There are times, however, perhaps even most of the time, when our prayers go unanswered and unanswered prayers can be a recipe for disaster. If we keep hoping and praying that something will happen but it never does, it can lead to feelings of powerlessness and despair. Rav Kook explains that our prayers go unanswered not because God fails to hear them but because some spiritual ideas require strengthening before they can be brought into reality. Each time we pray, however, it brings our spiritual vision one step closer. This is not because prayer has a magical effect on the world, but because prayer changes us. As our vision of a more just and holy world intensifies, we are able to find within ourselves the strength to take the concrete steps that will make it possible.
The act of prayer requires us to leave open the possibility that the future is not yet known. This is a lesson that we tend to forget as we get older. I think perhaps children refrain from fasting on Tisha B’Av less so for themselves and more so for their parents. We need reminders that hope is not only possible but necessary, and this perhaps is the greatest comfort of all. The writer and social activist Rebecca Solnit explains:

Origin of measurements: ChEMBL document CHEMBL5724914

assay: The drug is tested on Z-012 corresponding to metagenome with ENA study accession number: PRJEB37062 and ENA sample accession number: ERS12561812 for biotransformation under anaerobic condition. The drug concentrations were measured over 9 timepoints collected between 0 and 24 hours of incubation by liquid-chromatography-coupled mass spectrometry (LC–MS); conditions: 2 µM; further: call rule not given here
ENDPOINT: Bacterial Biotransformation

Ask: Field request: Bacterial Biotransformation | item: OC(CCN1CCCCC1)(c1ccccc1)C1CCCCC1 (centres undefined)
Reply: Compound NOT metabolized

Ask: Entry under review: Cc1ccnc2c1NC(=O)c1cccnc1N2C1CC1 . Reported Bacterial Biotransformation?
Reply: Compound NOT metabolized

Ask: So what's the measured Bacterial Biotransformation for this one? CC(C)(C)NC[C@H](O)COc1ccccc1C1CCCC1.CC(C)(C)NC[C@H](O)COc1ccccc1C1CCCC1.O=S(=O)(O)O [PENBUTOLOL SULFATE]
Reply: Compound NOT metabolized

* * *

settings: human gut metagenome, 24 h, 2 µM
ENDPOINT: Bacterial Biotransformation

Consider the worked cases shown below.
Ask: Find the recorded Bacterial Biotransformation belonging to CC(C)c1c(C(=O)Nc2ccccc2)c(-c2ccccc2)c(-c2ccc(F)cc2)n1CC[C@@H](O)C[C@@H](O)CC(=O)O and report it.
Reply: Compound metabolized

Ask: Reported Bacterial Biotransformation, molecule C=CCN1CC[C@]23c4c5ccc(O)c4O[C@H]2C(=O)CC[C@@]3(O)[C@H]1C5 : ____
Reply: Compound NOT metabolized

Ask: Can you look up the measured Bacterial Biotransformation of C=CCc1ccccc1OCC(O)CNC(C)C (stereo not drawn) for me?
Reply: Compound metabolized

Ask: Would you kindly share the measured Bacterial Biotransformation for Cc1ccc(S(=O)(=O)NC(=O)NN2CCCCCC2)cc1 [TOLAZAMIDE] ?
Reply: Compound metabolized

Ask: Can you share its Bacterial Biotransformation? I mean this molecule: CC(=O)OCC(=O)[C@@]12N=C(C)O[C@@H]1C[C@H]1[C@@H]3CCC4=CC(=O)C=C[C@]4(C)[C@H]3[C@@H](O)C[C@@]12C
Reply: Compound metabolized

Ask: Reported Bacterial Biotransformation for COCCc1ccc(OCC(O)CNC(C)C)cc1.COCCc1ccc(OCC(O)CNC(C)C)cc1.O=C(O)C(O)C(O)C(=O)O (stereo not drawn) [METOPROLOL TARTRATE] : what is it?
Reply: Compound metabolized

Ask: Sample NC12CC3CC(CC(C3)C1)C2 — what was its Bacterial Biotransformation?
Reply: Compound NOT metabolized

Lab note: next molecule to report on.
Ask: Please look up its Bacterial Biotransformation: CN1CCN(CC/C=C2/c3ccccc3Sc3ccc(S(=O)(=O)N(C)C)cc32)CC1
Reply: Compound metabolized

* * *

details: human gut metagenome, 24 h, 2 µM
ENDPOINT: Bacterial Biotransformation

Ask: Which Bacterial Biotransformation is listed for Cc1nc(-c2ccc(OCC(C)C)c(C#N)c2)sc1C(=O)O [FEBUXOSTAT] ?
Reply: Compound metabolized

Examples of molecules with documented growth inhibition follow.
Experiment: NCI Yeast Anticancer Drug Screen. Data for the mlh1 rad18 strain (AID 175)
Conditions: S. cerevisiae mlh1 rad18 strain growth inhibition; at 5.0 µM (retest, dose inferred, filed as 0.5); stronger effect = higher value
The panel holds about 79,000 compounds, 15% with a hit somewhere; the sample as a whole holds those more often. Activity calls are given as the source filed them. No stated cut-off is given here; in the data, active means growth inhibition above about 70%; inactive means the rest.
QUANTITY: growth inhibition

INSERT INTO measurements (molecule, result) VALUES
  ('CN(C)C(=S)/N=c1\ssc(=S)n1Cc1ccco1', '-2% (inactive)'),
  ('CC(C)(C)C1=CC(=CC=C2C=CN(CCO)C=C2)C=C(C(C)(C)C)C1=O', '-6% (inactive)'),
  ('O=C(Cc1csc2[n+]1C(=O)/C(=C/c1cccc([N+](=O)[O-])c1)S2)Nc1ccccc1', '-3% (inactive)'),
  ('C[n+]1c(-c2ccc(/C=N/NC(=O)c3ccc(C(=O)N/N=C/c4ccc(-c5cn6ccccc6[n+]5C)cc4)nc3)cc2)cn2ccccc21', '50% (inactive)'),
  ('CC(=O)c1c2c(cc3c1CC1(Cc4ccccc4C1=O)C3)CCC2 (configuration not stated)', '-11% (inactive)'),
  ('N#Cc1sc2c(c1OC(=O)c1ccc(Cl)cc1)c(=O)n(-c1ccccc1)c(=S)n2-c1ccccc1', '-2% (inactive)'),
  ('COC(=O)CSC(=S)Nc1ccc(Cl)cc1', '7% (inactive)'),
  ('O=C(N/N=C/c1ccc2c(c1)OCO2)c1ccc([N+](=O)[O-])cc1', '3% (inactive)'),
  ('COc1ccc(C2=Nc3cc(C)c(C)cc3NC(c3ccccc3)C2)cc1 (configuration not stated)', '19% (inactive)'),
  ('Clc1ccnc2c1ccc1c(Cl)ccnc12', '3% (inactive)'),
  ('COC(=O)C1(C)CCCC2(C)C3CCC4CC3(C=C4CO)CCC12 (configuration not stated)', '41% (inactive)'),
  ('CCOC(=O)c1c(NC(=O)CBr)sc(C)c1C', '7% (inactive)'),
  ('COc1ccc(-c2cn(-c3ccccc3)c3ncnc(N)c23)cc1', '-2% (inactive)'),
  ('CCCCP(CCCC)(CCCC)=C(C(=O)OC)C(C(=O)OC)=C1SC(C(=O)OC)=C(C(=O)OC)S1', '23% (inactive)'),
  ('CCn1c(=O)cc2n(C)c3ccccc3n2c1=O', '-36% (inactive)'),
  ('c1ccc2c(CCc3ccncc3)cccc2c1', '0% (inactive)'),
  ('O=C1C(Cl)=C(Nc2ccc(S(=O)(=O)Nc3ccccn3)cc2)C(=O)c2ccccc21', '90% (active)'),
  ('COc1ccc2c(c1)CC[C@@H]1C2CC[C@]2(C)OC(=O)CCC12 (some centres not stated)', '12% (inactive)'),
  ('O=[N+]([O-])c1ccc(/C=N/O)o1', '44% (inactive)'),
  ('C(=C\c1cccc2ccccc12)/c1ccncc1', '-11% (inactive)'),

Hope locates itself in the premises that we don’t know what will happen and that in the spaciousness of uncertainty is room to act… Hope is an embrace of the unknown and the unknowable, an alternative to the certainty of both optimists and pessimists. Optimists think it will all be fine without our involvement; pessimists take the opposite position; both excuse themselves from acting. It’s the belief that what we do matters even though how and when it may matter, who and what it may impact, are not things we can know beforehand. We may not, in fact, know them afterward either, but they matter all the same.
(Hope in the Dark, p, xiv)
 For example, see Siach Nahum 32, the teshuvot of Rabbi Nachum Rabinovitch.
 Olat HaReiyah Vol. 1, p. 25.